Don’t pull the plug! Tobacco Trust Fund key to N.C. agriculture’s future

The N.C. House’s version of the state budget proposes to permanently eliminate the Tobacco Trust Fund Commission, putting that money into the General Fund to help cover the budget shortfall. Since 2001, the Tobacco Trust Fund has received an annual appropriation of several million dollars from the General Assembly. These funds were awarded to the state under the 1998 Tobacco Master Settlement Agreement (in the current version of the House budget, these moneys are called Tobacco Master Settlement Agreement Funds). Now that this has become a hot topic in the budget debate, some have been wondering what the Tobacco Trust Fund actually does for small farmers and local, healthy food. The name of the fund doesn’t describe the breadth of work it supports.

The Independent Tobacco Trust Fund Commission, comprising 18 appointed members, makes grants to farmers and nonprofit organizations to develop new agricultural products, study new opportunities for growth, and create innovative operational methods on farms. The Tobacco Trust Fund doesn’t operate as a subsidy to former tobacco farmers: It makes grants, not direct payments. Those grants enable farmers to risk investing in new, unproven technologies. The lessons learned from the grants are then shared with the rest of the state’s farming community, allowing North Carolina’s agriculture industry to grow and adapt faster than it otherwise would.

Western N.C. has seen particularly significant local-food growth thanks to the Tobacco Trust Fund. Farmers and food entrepreneurs using Blue Ridge Food Ventures, a shared-use food-processing facility in Candler launched with funding from both the trust fund and the Golden LEAF Foundation, have increased their sales by close to $4 million since 2005. Carolina Ground, a small-scale, cooperatively run flour mill in Sylva that buys organic wheat from North Carolina farmers, was started with Tobacco Trust Fund money. The new WNC Regional Livestock Center (which is increasing marketing opportunities for small cattle farms), New River Organic Growers in Boone (a vegetable-marketing cooperative) and the successful local-food campaigns of the Appalachian Sustainable Agriculture Project, Buy Haywood and RAFI-USA’s WNC AgOptions program have all received significant trust fund investments.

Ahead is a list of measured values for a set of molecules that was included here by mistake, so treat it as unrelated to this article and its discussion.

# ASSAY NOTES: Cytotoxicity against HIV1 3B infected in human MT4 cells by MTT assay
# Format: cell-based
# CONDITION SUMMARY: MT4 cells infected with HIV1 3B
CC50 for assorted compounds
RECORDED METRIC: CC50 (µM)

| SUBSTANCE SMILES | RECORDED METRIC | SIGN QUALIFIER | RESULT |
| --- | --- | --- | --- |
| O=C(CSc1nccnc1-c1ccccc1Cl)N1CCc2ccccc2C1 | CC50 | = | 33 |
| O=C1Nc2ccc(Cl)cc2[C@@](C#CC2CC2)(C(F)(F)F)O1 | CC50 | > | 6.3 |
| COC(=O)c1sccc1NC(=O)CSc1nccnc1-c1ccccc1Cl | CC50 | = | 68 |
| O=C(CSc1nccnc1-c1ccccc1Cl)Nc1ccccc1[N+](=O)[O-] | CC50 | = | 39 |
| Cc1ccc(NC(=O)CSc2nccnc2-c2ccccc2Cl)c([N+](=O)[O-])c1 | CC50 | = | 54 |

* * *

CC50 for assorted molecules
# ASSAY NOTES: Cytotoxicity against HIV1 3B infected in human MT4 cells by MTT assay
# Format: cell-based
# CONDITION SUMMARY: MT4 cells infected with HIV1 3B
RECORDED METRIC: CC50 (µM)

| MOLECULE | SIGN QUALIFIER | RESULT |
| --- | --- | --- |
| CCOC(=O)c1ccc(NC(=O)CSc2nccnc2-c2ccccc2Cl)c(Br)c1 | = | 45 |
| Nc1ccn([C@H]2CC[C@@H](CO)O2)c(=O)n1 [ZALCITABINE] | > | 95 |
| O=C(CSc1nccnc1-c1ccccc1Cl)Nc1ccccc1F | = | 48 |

Over the past nine years, the Tobacco Trust Fund has invested more than $45 million in grants to increase the diversity and resilience of the state’s farm economy. From 2001 to 2006 alone, Tobacco Trust investments were leveraged into $62 million in farm income and more than $3 million in state tax revenue — all without a dime of taxpayer money. Moving N.C.‘s agricultural economy away from a lucrative cash crop like tobacco toward new high-value crops and markets is a challenge that the state’s farmers have met with determination, creativity — and the help of the Tobacco Trust Fund. As a result, N.C. is recognized as a national leader in both local-food markets and diversified, small-scale agriculture. If we lose the Tobacco Trust Fund, we will lose opportunities to continue to innovate and lead the nation.

Those who want to see more North Carolina foods on grocery-store shelves and farmers’ market tables should urge our state representatives and senators to carry on the wise tradition of investing our tobacco-settlement funds in our agricultural future through the Tobacco Trust Fund.

Roland McReynolds is executive director of the Carolina Farm Stewardship Association.


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2 thoughts on “Don’t pull the plug! Tobacco Trust Fund key to N.C. agriculture’s future

  1. uh-oh

    No way that money should have been used in the way that is was. It should have been used for prevention and lung transplants. Maybe my neighbor can get a grant for shutting down his meth lab.
    The surgeon general has been crying about tobacco for forty years. The ones who are paying for all this are the addicts.

  2. Hugh Akston

    I think the feds should interdict with bombings and herbicides against this dangerous and addictive crop. Haven’t enough people died?

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